In a transactional learning environment, learning happens through interactions with people and experiences. While teaching as transmission reflects more behaviorist learning theories, teaching as transaction is rooted in more constructivist perspectives. Here, learners build their understanding of content by interacting with activities and through social meaning-making processes with their peers and their instructors. Instead of delivering information, instructors work to plan experiences that can help their students learn and work with them to foster their understanding. Reflecting on my own teaching, I definitely see aspects of “transaction” in the way I plan my classes, both online and face-to-face.  I see the power of social learning environments and believe that transactions (and interactions) cultivate learning.

Teaching as transformation:
Over the last few years, I’ve been really trying to focus a lot on growth in my classroom. Instead of just helping my students learn the content of my class, I also want to help them grow as learners and as individuals. I think this broader perspective emerged after reading Mindset by Carol Dweck. While I’ve incorporated aspects of mindset as content in a few of my classes, the larger shift has occurred through a change in how my class is organized and how I communicate with students. I allow my students to revise and resubmit graded assignments and provide feedback that helps them improve their work. To foster a larger growth mindset in my class, I avoid praising students on fixed traits (like intelligence or innate talent) and focus more persistence, practice and hard work. To increase the impact of these efforts, I explain the motivations behind my instructional decisions and how they’re born from an evidence base on how people learn and develop.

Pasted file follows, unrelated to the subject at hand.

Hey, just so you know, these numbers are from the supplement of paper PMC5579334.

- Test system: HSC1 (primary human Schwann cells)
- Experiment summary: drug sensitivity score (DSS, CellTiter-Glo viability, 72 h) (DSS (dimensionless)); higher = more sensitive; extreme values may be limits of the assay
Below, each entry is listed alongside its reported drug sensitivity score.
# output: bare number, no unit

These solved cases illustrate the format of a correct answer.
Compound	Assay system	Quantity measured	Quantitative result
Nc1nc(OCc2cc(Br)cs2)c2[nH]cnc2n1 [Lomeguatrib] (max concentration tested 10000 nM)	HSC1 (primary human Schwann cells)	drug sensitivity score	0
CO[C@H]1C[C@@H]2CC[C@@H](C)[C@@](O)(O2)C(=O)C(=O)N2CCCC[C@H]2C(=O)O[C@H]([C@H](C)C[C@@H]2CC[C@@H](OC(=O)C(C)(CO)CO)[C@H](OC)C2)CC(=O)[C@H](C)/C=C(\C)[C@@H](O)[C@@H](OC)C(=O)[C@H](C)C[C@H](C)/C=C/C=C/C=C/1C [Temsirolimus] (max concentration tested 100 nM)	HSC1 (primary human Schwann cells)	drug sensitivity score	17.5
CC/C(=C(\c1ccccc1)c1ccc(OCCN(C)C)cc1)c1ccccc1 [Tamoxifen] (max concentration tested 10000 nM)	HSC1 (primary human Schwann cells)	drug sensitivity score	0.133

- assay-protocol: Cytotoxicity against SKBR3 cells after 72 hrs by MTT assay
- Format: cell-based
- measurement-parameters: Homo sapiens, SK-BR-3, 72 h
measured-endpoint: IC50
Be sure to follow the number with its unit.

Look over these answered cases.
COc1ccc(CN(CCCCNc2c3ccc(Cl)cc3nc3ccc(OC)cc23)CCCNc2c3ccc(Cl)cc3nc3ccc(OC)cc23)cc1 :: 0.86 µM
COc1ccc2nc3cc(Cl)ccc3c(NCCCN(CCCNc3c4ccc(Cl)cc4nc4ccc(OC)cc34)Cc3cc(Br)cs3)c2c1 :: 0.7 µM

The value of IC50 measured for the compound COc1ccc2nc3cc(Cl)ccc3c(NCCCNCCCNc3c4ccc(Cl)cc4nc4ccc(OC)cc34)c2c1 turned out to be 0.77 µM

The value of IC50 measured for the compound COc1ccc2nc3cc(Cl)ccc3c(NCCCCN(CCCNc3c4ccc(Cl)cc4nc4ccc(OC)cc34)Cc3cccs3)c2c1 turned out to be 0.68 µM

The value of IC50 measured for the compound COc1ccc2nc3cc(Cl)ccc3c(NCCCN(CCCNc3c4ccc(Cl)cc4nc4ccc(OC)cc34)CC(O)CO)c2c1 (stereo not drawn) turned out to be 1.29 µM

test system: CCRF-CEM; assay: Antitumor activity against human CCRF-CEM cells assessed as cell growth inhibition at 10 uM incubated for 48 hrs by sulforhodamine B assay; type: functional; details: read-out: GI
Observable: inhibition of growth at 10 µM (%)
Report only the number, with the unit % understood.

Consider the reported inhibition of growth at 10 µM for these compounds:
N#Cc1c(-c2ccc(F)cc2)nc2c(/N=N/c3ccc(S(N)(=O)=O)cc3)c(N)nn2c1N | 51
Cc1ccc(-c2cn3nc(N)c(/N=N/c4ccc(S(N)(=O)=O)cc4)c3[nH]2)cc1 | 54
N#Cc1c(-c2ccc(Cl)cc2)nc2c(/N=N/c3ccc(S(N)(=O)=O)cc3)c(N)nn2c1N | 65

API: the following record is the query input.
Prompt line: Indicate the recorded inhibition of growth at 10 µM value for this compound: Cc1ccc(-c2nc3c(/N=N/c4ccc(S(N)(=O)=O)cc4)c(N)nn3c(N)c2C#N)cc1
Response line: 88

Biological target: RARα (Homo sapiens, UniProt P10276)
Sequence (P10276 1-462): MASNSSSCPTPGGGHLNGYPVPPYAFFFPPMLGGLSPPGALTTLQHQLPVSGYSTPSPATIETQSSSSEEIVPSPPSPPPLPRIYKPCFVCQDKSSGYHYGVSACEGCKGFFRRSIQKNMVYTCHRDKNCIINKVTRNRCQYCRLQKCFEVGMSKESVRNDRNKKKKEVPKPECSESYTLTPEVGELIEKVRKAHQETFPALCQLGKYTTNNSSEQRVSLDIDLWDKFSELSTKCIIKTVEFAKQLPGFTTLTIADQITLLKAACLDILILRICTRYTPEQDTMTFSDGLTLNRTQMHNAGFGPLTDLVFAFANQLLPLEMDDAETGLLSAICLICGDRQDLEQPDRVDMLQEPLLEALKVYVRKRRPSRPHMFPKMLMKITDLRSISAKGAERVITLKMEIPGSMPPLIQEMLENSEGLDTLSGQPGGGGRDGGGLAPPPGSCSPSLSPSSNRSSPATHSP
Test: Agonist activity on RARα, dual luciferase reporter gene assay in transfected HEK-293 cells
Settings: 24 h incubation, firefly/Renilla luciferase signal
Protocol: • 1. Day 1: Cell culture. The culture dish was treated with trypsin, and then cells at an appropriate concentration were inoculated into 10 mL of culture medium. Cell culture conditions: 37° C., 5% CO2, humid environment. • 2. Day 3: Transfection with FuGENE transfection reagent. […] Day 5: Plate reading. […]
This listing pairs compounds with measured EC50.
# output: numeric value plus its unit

Looking across the dimensions of teaching, it’s clear that I see myself as leaning more heavily to the transformation and transaction rather than transmission. The question, however, is how these self-assessments align with my students’ assessments on my practices.  Maybe this post will encourage a comment or two from former students or maybe one will volunteer to write a guest post in response.  Any takers?

A blast from the past

Last week, I was cleaning out some dresser drawers and trying to reorganize stuff to make room for a few shirts I had purchased. While I’m a typically a pretty organized guy, my clothes drawers can get a little messy. With the influx of new clothing items, the older items tend to get lost in the shuffle. They get pushed to the bottom of drawers and forgotten. As I was cleaning out a drawer with T-shirts, I found an older one that I haven’t worn for a year or two. I received the shirt as a Father’s Day gift and despite wearing it regularly for a while, it had disappeared into the nether regions of my dresser drawer. Although it had fallen victim to the old adage “out of sight, out of mind,” the shirt still fits and I’ve started wearing it again. Seeing the shirt’s magical resurrection in my wardrobe, my family has jokingly called the shirt a “blast from the past.”